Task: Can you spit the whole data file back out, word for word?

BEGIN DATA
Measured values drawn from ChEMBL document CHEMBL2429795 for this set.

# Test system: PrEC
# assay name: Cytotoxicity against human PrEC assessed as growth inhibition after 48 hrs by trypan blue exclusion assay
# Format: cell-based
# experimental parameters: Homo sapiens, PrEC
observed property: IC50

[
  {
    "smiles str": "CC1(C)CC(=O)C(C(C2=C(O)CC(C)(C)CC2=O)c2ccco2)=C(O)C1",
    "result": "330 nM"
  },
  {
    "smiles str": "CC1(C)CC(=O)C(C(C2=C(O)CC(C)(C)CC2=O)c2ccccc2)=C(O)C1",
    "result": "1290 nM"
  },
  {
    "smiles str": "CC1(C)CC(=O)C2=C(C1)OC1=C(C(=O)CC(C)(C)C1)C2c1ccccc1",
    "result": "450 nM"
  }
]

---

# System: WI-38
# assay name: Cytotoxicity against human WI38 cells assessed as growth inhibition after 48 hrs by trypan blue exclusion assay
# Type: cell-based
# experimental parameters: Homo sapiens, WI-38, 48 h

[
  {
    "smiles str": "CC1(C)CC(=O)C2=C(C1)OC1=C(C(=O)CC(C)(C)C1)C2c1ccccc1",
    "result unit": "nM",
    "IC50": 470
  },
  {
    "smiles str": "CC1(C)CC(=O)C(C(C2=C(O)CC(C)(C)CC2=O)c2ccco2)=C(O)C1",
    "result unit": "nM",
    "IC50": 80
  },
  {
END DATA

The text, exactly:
Measured values drawn from ChEMBL document CHEMBL2429795 for this set.

# Test system: PrEC
# assay name: Cytotoxicity against human PrEC assessed as growth inhibition after 48 hrs by trypan blue exclusion assay
# Format: cell-based
# experimental parameters: Homo sapiens, PrEC
observed property: IC50

[
  {
    "smiles str": "CC1(C)CC(=O)C(C(C2=C(O)CC(C)(C)CC2=O)c2ccco2)=C(O)C1",
    "result": "330 nM"
  },
  {
    "smiles str": "CC1(C)CC(=O)C(C(C2=C(O)CC(C)(C)CC2=O)c2ccccc2)=C(O)C1",
    "result": "1290 nM"
  },
  {
    "smiles str": "CC1(C)CC(=O)C2=C(C1)OC1=C(C(=O)CC(C)(C)C1)C2c1ccccc1",
    "result": "450 nM"
  }
]

---

# System: WI-38
# assay name: Cytotoxicity against human WI38 cells assessed as growth inhibition after 48 hrs by trypan blue exclusion assay
# Type: cell-based
# experimental parameters: Homo sapiens, WI-38, 48 h

[
  {
    "smiles str": "CC1(C)CC(=O)C2=C(C1)OC1=C(C(=O)CC(C)(C)C1)C2c1ccccc1",
    "result unit": "nM",
    "IC50": 470
  },
  {
    "smiles str": "CC1(C)CC(=O)C(C(C2=C(O)CC(C)(C)CC2=O)c2ccco2)=C(O)C1",
    "result unit": "nM",
    "IC50": 80
  },
  {